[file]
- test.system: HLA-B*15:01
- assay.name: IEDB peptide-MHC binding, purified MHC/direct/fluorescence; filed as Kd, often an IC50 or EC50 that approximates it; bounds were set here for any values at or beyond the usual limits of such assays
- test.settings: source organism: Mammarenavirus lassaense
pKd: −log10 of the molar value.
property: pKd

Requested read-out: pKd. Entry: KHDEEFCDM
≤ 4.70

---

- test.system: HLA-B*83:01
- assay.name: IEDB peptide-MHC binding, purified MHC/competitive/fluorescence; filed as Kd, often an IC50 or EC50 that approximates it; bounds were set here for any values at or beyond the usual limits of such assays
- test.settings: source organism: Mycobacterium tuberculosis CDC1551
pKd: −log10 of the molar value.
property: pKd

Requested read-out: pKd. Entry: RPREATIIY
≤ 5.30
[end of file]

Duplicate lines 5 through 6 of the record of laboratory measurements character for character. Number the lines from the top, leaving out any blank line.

property: pKd

Requested read-out: pKd. Entry: KHDEEFCDM